E-boxes (CANNTG motifs) bind to homo- or heterodimers of basic helix-loop-helix (bHLH) proteins (171) and have been found in many cell-specific promoters including the SMC-specific/selective promoters, SM MHC (272), SM22α (125), Crp2/SmLim (279), APEG-1 (110), and SM α-actin (122, 231). The discovery in 1989 that MyoD, a bHLH protein, functions as a master regulatory gene for skeletal myogenesis, sufficient to activate the skeletal muscle differentiation program in a variety of nonmuscle cell types (269), led to intense interest in identifying similar master regulatory bHLH proteins in other cells. While this search has resulted in the identification of bHLH proteins critical to the differentiation of numerous cell types including neurons, pancreatic β-cells, hematopoietic cells, and cardiac muscle [reviewed in Massari and Murre (171)], no SMC-specific master regulatory bHLH protein has yet been identified. Although several bHLH proteins have now been found in SMCs including class I bHLHs such as E2A and E2–2 (116, 173) that are not cell selective, and class II cell selective bHLHs such as capsulin, eHAND, and dHand (99, 107, 276), their role in SMC differentiation is still largely undefined.

We recently demonstrated that mutation of two E-boxes in the 5′-region of the SM α-actin promoter (designated E1 and E2) nearly abolished expression of this gene in vivo in transgenic mice (133). Moreover, we found that 1) several class I bHLH factors including E12, HEB, and E2–2 transactivated the SM α-actin promoter in BALBc 3T3 fibroblasts and that activation by E12 was E-box dependent; 2) that E2A proteins (E12/E47) were associated with the E-box-containing region of the SM α-actin promoter in the context of intact chromatin as determined by chromatin immunoprecipitation assays; 3) E2–2 or HEB and SRF cooperatively activated the SM α-actin promoter; 4) none of the known class II bHLHs in SMCs including capsulin, dHand, or eHand activated the SM α-actin promoter in cotransfection studies; and 5) overexpression of the naturally occurring dominant negative/inhibitory bHLH factors, Id and twist, inhibited both the E12 and SRF-induced activation of the SM α-actin promoter in BALBc 3T3 cells. Taken together, these results clearly demonstrate the importance of E-box elements in the expression of SM α-actin in vivo. Moreover, results of studies in cultured cells implicate an important role for class I bHLH factors such as E2–2 or E12. However, at present, there is no clear evidence for involvement of a long sought SMC-specific/selective class II bHLH factor. Of interest, because myogenic bHLH proteins have been shown to interact with SRF (81), it is also tempting to speculate that interactions between E-box bound bHLH proteins and SRF will prove to be important in the regulation of SMC marker genes.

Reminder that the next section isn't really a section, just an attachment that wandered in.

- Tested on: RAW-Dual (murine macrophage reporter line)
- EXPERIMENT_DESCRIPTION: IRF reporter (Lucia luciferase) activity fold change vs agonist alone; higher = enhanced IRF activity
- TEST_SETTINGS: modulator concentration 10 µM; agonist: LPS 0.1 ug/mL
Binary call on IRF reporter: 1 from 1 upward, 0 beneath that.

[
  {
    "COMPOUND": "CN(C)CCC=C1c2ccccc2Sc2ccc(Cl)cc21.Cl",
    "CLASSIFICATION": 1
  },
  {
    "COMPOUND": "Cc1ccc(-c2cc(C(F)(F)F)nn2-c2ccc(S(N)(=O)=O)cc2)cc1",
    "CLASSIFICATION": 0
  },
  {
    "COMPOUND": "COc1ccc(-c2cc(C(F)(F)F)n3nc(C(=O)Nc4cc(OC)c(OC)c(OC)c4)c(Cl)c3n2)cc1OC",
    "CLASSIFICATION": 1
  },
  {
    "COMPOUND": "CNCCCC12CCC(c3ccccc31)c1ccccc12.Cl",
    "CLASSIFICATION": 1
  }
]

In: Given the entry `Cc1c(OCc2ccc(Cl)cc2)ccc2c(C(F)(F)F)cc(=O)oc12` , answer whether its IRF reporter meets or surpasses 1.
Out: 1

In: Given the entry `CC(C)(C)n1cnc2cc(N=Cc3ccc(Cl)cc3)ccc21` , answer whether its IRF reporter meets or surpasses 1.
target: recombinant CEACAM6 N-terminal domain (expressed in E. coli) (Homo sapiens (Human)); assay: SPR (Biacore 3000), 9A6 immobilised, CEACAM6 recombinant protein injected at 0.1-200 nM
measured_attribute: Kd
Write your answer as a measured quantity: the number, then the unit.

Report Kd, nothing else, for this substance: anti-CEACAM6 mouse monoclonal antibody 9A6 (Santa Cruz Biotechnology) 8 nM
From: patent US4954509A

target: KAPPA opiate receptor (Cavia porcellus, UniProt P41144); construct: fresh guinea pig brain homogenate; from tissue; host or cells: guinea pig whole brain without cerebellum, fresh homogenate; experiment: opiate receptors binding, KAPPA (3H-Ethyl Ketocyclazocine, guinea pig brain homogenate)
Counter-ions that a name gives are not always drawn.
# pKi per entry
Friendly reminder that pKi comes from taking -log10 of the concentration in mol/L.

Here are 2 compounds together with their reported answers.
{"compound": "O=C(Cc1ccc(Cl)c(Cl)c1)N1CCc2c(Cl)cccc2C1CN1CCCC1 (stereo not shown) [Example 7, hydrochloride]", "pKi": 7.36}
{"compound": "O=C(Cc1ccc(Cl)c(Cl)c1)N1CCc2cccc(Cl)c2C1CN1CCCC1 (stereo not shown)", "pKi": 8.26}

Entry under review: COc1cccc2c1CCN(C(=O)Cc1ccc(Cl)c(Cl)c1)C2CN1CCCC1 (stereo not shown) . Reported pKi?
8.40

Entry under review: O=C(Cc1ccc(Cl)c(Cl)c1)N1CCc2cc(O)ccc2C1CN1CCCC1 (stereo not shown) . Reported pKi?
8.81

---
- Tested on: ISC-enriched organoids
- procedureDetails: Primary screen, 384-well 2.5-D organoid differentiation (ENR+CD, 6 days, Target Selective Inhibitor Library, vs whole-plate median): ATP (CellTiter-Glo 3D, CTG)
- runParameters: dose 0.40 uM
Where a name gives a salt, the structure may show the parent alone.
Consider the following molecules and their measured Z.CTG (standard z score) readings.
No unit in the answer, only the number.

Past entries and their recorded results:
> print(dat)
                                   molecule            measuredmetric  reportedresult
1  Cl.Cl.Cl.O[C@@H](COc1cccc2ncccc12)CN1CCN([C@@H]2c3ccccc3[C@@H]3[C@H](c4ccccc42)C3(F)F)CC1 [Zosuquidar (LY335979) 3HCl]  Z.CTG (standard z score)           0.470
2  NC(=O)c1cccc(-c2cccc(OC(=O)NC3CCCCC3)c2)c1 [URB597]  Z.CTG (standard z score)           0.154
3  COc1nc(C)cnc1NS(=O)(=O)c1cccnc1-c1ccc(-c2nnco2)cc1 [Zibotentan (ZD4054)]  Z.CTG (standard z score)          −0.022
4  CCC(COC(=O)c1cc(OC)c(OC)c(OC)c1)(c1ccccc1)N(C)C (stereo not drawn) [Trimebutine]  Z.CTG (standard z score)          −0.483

A final cis-element that will be briefly reviewed in this section is referred to as a G/C repressor and was originally described by our laboratory as an element located between the SM MHC 5′-CArG1 and CArG 2 elements that could mediate transcriptional repression in cultured SMC (159, 161) (Fig. 2). Of interest, G/C-like elements are also found in close proximity to CArG elements within most SMC marker gene promoters including SM22α (201). The G/C repressor region binds to members of the Sp1 transcription factor family in gel shift assays (159, 201). As will be discussed in detail in section iv, we found that this G/C repressor element was required for injury-induced downregulation of a SM22-LacZ transgene in vivo (201) (Table 1, Fig. 3.)

FIG. 3.

Molecular mechanisms of decreased SMC differentiation marker expression associated with vascular injury: a novel experimental approach to study SMC phenotypic modulation. Light micrographic images showing β-galactosidase staining of mouse carotid arteries from SM α-actin-LacZ (A–D), SM MHC-LacZ (E–H), SM22α-LacZ (I–L), and SM22αgc-LacZ (M–P) transgenic mice 7 or 14 days after injury or in uninjured contralateral carotid vessels. Of significance, 7 days after injury, LacZ activity was undetectable in SM α-actin, SM MHC, and SM22α transgenic mice, indicating transcriptional suppression of the transgene. Although not shown here, the decrease in transgene expression corresponded to a decrease in SM α-actin and SM MHC protein expression and SM α-actin, SM MHC and SM22α mRNA. By 14 days after injury, transgene activity was observed to increase within isolated subpopulations of SMCs with staining for the SM α-actin transgene greater than that for either the SM MHC or SM22α transgenes. These data show the dynamic nature of phenotypic switching of SMC genes during injury-induced phenotypic switching. Mutation of the G/C-rich cis-regulatory element positioned between 2 CArGs in the SM22α promoter (SM22αgc-LacZ) completely abrogated suppression of SM22α transgene at both 7 and 14 days after injury (compare LacZ staining in J vs. N and L vs. P), thus providing direct evidence for a role for the G/C repressor and some unknown transcription factor(s), possibly Sp1 or Sp1-like transcription factor(s), in injury-induced suppression of SM22α and the concomitant phenotypic modulation of the SMC. [From Regan et al. (201), copyright 2000 by the Journal of Clinical Investigation.]